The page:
Make Friends with Fireflies
Ah, the gentle flash of a firefly. Tiny bursts of star-like light punctuate the dark like the dots and dashes from some long-forgotten Morse code, telling us that summer is well and truly here. Here's how to have some firefly fun with a little know-how and a gentle touch!
Come on baby, light my fire!
Technically a beetle, fireflies or “lightening bugs”, as they are also called, have a special organ in their abdomen that can mix oxygen together with a pigment called luciferin and the enzyme luciferase. When the insect flies upward, these chemicals interact and create a flash — a small pulse of light. As the insect descends, the flash turns off. When a female of the same species sees the flash, she responds with her own light signal. The males and females keep this “light” conversation going until they find each other. And then, you guessed it, they mate. Some fireflies flash just once, while others give off flash “trails” of up to nine sequenced pulses. Still others create unique aerial displays by dive bombing downward and then abruptly ascending to form a “J” pattern of light. A few species waggle their abdomens from side to side and appear to be twinkling, just like a distant star.
Fun firefly facts
It's not just the adults that glow! In some species, the eggs emit a delicate, white light. A mated female lays about 100 or so in the moist soil around mid-summer. The larvae (or grubs) hatch out about three to four weeks later. Resembling a flat, armour-plated worm, they hunt for slugs, worms, snails, and other insects. And just like a small glow stick, some species of larvae also give off that same soft light! Look for them in moist leaf litter or soil.
The larvae molt (shed their exoskeletons) as they grow and overwinter in this stage. Some species remain larvae for as long as two years. Eventually they build a small chamber in the mud or, depending on the species, they may attach themselves to the bark of a tree. In this pupal stage, a wondrous transformation called histolysis takes place. The larvae morphs into the elegant, winged beetle that has the amazing ability to flash its rear-end on and off. Now wouldn’t that be an interesting skill to have!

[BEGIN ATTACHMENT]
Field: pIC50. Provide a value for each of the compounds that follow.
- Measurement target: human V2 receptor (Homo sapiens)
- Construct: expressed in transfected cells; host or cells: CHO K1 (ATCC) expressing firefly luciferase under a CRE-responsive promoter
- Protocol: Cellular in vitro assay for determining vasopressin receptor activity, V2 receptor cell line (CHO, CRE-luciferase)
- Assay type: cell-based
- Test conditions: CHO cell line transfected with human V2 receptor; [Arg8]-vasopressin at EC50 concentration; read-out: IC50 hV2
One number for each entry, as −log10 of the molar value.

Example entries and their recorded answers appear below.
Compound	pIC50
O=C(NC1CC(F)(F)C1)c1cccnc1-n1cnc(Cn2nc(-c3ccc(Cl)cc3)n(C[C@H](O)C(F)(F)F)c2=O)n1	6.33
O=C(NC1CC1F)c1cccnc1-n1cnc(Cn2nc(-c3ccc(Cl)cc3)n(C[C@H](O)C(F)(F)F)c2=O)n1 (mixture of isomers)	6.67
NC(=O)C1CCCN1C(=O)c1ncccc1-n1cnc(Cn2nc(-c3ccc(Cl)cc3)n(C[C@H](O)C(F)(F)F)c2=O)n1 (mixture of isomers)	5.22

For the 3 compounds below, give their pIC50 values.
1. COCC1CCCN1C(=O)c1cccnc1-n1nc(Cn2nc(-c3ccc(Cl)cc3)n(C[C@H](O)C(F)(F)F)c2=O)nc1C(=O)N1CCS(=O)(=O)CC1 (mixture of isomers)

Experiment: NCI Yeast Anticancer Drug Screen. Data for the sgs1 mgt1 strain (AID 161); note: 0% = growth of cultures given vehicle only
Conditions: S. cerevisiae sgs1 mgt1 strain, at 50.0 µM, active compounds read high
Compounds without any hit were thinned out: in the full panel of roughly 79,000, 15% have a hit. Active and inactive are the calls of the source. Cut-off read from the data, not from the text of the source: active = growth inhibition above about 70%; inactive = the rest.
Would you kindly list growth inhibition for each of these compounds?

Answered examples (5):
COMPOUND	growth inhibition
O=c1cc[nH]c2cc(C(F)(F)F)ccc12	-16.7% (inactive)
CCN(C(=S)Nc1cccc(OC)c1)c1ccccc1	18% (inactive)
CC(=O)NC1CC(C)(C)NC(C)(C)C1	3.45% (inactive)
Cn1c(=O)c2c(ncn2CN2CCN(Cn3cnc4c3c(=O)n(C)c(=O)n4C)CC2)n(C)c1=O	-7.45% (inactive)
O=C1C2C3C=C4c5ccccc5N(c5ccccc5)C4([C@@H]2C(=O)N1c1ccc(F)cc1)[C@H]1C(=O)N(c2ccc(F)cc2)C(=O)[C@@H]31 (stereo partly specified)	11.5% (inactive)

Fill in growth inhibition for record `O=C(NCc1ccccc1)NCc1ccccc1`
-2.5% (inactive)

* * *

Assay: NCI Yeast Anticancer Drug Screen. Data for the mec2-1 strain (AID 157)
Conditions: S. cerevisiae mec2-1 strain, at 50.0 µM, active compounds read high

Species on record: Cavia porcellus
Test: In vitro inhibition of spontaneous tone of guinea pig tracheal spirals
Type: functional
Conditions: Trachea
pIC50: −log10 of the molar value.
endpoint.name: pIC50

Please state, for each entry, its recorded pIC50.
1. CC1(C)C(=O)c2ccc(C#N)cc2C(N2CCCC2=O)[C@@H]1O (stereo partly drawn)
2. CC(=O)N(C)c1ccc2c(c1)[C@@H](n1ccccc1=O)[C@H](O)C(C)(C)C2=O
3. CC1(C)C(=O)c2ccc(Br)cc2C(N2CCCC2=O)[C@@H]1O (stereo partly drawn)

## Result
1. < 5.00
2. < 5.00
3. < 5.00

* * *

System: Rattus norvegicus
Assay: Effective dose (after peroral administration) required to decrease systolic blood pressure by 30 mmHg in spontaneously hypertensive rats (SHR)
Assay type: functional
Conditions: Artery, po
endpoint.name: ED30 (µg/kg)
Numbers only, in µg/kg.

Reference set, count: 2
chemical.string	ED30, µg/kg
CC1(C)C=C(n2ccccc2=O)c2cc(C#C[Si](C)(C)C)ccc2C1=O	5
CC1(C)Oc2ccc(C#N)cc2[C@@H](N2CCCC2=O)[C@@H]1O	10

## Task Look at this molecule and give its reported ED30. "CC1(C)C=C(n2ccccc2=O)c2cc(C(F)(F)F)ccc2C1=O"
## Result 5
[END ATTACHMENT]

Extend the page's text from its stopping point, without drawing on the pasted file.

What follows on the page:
Make a firefly-friendly garden
Follow these tips to encourage fireflies to come visit!
- Try to avoid using chemicals in your yard. Fireflies are sensitive to pesticides and herbicides.
- See if you can tone down the light around your lawn and garden. Too much light drowns out the fireflies’ own light signals.
- Make sure that you leave some areas of shrubs or tall grass. Fireflies are drawn to humid areas that have lots of vegetation. Male fireflies tend to fly while females will rest, and they need a secure spot to hide in. The more high grass and shrubbery, the more likely you’ll see fireflies.
Can you “speak” firefly?
If you have a wrist watch that glows, or a flashlight, try imitating the pattern of flashes. If you are using a flashlight, place a blue piece of tissue paper over the lens. Fireflies, according to scientists, seem to react more to blue light than white light. Remember, different species of fireflies flash at different rates. Can you call in a firefly by mimicking the sequence?
Catch and release (later)
If you move smoothly and carefully, you can catch a firefly with your bare hands. When they fly, they often stay on designated flying path. Simply follow them and wait until they land. Try creeping up behind them, then gently reach out and trap the firefly between your cupped hands. Be careful not to crush it as you transfer the firefly into a glass jar. This may take a few tries, but stay patient and determined and you’ll be able to create your very own firefly night light (see below).
Have a firefly “sleepover”
Enjoy nature’s very own nightlight — a glow that can inspire magic on those hot June and July evenings. Catch fireflies in a plastic ice cream tub and then gently transfer them to a glass jar once you get home. Make sure you pierce the lid to let in some fresh air. Add some leaves and a few drops of water or a moistened paper towel to keep the air inside humid. Lie in bed and watch your fireflies glow and let them go in the morning.
Want to learn more? These activities come from the Big Book of Nature Activities, written by Jacob Rodenburg and Drew Monkman. On book shelves now!